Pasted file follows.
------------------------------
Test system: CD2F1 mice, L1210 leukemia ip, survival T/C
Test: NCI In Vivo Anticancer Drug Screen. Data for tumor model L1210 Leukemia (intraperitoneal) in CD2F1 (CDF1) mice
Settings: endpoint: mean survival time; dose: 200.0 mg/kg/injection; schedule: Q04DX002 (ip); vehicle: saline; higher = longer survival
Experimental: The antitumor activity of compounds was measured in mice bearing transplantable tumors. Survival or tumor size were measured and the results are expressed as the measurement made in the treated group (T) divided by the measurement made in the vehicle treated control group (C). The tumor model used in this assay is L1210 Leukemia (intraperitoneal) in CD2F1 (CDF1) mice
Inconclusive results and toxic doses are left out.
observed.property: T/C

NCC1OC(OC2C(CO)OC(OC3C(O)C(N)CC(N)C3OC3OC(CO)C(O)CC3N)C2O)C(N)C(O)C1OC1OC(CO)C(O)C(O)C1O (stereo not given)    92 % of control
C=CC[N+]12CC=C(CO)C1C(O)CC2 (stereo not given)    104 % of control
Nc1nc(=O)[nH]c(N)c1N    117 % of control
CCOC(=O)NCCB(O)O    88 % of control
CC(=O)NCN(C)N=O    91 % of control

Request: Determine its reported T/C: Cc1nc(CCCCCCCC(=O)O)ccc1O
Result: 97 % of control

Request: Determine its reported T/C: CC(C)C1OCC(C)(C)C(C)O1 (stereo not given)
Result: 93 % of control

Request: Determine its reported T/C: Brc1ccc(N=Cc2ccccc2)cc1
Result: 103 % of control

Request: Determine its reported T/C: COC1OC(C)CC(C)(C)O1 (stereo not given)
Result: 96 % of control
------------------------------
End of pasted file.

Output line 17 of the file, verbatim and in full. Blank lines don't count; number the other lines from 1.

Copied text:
Result: 103 % of control